Despite all the information that exists about blindness and visual impairment, unfounded fears and misconceptions are still present among the general public. I have always believed that these negative attitudes are the biggest and most difficult obstacles for people with vision loss to overcome. The Perkins School for the Blind is trying to change this with a new series of PSAs about living with blindness. The series, called Blind New World, features actors who are blind. Each PSA addresses common misconceptions encountered by people with vision loss in their everyday lives, and the series will eventually air on television and other outlets.
I know firsthand the importance of educating the general public about living with vision loss, because I encounter many stereotypes almost on a daily basis. More often than not, people are shocked to hear that I have a job and live an overall happy life. My conversations with those I’ve just met revolve around how I do my job and daily activities. It’s not that I dislike answering these and other questions – I’m actually happy that people are willing to ask. Besides, I can’t blame them for asking, since chances are they’ve never met someone like me before.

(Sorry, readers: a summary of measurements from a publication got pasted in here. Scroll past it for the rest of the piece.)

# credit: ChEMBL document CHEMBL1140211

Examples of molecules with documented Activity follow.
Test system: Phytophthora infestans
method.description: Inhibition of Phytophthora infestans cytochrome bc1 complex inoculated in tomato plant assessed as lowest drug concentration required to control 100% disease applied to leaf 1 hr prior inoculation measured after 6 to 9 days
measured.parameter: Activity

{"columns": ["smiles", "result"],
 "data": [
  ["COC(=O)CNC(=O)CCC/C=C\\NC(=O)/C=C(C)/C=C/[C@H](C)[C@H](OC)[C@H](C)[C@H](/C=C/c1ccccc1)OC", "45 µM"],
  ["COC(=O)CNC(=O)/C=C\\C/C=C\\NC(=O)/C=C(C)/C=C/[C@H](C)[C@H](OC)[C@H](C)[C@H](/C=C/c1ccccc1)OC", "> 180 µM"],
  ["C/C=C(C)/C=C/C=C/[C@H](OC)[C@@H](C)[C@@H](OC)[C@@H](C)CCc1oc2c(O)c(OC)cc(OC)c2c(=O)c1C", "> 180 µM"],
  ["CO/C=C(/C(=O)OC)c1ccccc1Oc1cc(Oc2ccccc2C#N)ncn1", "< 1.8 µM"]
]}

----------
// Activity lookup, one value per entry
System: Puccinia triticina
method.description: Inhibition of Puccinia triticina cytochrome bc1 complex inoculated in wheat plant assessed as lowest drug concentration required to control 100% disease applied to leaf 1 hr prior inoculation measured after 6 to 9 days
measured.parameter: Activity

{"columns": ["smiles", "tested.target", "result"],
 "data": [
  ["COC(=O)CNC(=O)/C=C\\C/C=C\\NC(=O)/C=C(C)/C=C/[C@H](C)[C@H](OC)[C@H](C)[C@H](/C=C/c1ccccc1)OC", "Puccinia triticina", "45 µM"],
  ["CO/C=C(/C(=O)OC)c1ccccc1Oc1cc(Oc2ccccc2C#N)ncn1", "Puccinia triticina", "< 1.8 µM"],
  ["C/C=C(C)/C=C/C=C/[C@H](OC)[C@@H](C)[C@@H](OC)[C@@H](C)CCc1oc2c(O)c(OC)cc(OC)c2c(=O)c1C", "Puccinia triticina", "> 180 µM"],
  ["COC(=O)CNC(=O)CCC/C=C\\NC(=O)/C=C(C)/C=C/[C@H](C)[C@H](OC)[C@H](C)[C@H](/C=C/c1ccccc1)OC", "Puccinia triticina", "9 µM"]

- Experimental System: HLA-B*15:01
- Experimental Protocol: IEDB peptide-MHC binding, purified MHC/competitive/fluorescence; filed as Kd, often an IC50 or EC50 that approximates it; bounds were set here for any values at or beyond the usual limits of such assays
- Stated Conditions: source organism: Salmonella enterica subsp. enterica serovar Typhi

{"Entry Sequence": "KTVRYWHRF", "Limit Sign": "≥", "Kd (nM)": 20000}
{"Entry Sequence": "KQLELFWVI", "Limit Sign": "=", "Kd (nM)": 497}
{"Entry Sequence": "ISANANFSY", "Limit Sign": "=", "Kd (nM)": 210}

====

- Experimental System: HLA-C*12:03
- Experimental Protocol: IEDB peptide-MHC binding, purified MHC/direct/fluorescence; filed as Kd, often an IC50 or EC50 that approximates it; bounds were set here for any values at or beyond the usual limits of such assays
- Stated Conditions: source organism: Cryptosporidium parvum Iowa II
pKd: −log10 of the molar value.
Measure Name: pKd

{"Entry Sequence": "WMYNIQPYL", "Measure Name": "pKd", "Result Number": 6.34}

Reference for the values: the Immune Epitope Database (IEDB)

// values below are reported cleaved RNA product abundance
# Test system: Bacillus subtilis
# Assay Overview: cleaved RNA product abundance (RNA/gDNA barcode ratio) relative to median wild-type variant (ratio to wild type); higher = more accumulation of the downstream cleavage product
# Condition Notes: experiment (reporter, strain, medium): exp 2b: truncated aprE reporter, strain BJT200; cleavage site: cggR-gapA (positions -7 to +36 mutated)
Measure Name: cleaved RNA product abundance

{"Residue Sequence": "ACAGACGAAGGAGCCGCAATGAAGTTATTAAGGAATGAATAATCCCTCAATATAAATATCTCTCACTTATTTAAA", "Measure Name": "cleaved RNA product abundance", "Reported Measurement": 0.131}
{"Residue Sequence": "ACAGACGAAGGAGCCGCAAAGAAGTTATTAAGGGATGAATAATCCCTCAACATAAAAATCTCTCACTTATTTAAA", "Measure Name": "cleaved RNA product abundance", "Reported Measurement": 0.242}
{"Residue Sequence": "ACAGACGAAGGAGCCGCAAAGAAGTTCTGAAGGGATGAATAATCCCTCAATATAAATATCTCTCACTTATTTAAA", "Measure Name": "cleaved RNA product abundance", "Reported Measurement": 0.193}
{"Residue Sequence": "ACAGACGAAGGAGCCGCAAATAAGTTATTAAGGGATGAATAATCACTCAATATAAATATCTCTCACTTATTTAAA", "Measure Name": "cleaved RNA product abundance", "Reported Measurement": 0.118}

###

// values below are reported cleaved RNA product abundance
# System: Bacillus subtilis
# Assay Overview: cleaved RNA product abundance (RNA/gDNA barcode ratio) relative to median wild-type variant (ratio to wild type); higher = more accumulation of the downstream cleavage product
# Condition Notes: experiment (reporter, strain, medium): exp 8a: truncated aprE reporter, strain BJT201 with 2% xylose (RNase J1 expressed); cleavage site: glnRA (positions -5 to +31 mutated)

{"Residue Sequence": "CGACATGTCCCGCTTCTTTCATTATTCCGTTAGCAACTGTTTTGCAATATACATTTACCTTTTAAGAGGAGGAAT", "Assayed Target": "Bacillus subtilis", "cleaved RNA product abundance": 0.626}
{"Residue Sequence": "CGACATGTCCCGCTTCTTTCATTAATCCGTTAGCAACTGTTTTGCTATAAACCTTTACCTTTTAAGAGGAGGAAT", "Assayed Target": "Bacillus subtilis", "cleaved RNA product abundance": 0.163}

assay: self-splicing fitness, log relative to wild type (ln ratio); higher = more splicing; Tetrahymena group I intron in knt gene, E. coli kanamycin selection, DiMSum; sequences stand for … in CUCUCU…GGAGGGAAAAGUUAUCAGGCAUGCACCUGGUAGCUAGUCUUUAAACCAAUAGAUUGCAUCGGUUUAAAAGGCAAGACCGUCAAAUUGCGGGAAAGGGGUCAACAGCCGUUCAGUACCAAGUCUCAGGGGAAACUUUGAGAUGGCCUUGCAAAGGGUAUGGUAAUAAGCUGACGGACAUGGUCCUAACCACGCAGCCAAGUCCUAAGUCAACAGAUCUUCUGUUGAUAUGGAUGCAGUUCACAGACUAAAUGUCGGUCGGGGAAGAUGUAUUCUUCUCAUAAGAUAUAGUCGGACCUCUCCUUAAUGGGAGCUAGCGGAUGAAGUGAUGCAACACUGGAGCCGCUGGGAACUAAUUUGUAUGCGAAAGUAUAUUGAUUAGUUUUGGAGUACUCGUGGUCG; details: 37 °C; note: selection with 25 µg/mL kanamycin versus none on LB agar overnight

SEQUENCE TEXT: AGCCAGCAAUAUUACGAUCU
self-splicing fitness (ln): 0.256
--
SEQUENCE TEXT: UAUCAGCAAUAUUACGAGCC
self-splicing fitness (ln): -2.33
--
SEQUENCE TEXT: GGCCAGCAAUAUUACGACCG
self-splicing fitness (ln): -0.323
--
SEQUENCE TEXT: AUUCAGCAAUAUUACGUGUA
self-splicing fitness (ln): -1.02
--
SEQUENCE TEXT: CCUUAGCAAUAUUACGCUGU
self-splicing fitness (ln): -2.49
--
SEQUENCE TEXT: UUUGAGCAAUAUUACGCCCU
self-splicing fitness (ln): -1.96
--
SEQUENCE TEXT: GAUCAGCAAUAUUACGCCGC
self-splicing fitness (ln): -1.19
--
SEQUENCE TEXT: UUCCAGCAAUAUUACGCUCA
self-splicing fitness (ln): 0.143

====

Once people realize I’m like everyone else, I notice they are much more at ease. It’s at that point when we get into broader conversation about other topics not related to my blindness. This is exactly the message that the Blind New World PSA series wants to spread to the general public – our blindness is just one characteristic, but it does not define our entire life. Like anyone, we have different social, academic and professional interests, regardless of our vision loss. I hope that these PSAs will help create more awareness about blindness, which will in turn create more opportunities for us.
The media is a great avenue for spreading information and even changing the public’s attitudes and minds. Since the Blind New World PSAs will eventually air in places like television and movie theaters, I believe they will reach countless individuals throughout the country. Never before has a media campaign of this nature been done, and I have high hopes that it will help demystify the erroneous and negative attitudes about people with vision loss.
I believe that the public’s fears and misconceptions about blindness exist simply because most have never seen or met a blind person. These PSAs have the enormous potential of opening the eyes of the general public so that future generations of people with vision loss will live in a better world. You can watch some of the campaign’s PSAs by visiting www.blindnewworld.org.